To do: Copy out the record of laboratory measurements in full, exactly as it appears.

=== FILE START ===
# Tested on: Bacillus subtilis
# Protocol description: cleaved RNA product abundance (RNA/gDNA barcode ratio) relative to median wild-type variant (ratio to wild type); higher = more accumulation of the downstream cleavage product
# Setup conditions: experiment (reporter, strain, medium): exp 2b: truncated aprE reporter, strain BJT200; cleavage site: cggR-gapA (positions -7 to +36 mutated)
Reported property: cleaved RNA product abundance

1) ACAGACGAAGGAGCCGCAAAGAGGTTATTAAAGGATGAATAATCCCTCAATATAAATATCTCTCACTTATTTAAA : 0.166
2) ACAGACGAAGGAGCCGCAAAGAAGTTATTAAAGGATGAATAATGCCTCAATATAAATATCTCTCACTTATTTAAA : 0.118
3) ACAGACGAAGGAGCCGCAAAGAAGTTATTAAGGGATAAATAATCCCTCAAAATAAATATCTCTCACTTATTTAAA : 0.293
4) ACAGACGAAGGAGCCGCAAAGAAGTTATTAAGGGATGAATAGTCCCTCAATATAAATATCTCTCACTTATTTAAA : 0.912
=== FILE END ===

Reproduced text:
# Tested on: Bacillus subtilis
# Protocol description: cleaved RNA product abundance (RNA/gDNA barcode ratio) relative to median wild-type variant (ratio to wild type); higher = more accumulation of the downstream cleavage product
# Setup conditions: experiment (reporter, strain, medium): exp 2b: truncated aprE reporter, strain BJT200; cleavage site: cggR-gapA (positions -7 to +36 mutated)
Reported property: cleaved RNA product abundance

1) ACAGACGAAGGAGCCGCAAAGAGGTTATTAAAGGATGAATAATCCCTCAATATAAATATCTCTCACTTATTTAAA : 0.166
2) ACAGACGAAGGAGCCGCAAAGAAGTTATTAAAGGATGAATAATGCCTCAATATAAATATCTCTCACTTATTTAAA : 0.118
3) ACAGACGAAGGAGCCGCAAAGAAGTTATTAAGGGATAAATAATCCCTCAAAATAAATATCTCTCACTTATTTAAA : 0.293
4) ACAGACGAAGGAGCCGCAAAGAAGTTATTAAGGGATGAATAGTCCCTCAATATAAATATCTCTCACTTATTTAAA : 0.912